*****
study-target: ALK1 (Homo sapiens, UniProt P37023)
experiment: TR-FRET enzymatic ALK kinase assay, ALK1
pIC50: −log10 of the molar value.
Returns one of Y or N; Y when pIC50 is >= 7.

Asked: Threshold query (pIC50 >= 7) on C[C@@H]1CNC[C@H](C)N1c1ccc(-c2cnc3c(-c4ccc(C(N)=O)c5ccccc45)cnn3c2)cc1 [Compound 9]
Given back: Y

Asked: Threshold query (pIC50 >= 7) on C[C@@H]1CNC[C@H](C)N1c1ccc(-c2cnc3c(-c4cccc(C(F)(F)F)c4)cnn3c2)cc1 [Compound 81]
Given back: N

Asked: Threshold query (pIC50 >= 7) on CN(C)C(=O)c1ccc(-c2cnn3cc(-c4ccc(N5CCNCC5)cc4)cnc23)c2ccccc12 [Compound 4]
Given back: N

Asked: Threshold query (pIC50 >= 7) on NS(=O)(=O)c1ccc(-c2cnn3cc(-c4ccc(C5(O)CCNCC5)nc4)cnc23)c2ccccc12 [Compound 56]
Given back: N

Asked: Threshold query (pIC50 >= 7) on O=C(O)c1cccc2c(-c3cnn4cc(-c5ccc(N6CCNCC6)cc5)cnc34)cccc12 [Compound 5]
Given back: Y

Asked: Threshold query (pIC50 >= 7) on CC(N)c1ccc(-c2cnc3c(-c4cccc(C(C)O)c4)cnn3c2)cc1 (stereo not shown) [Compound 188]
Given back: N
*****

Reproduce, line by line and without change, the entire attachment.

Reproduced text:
study-target: ALK1 (Homo sapiens, UniProt P37023)
experiment: TR-FRET enzymatic ALK kinase assay, ALK1
pIC50: −log10 of the molar value.
Returns one of Y or N; Y when pIC50 is >= 7.

Asked: Threshold query (pIC50 >= 7) on C[C@@H]1CNC[C@H](C)N1c1ccc(-c2cnc3c(-c4ccc(C(N)=O)c5ccccc45)cnn3c2)cc1 [Compound 9]
Given back: Y

Asked: Threshold query (pIC50 >= 7) on C[C@@H]1CNC[C@H](C)N1c1ccc(-c2cnc3c(-c4cccc(C(F)(F)F)c4)cnn3c2)cc1 [Compound 81]
Given back: N

Asked: Threshold query (pIC50 >= 7) on CN(C)C(=O)c1ccc(-c2cnn3cc(-c4ccc(N5CCNCC5)cc4)cnc23)c2ccccc12 [Compound 4]
Given back: N

Asked: Threshold query (pIC50 >= 7) on NS(=O)(=O)c1ccc(-c2cnn3cc(-c4ccc(C5(O)CCNCC5)nc4)cnc23)c2ccccc12 [Compound 56]
Given back: N

Asked: Threshold query (pIC50 >= 7) on O=C(O)c1cccc2c(-c3cnn4cc(-c5ccc(N6CCNCC6)cc5)cnc34)cccc12 [Compound 5]
Given back: Y

Asked: Threshold query (pIC50 >= 7) on CC(N)c1ccc(-c2cnc3c(-c4cccc(C(C)O)c4)cnn3c2)cc1 (stereo not shown) [Compound 188]
Given back: N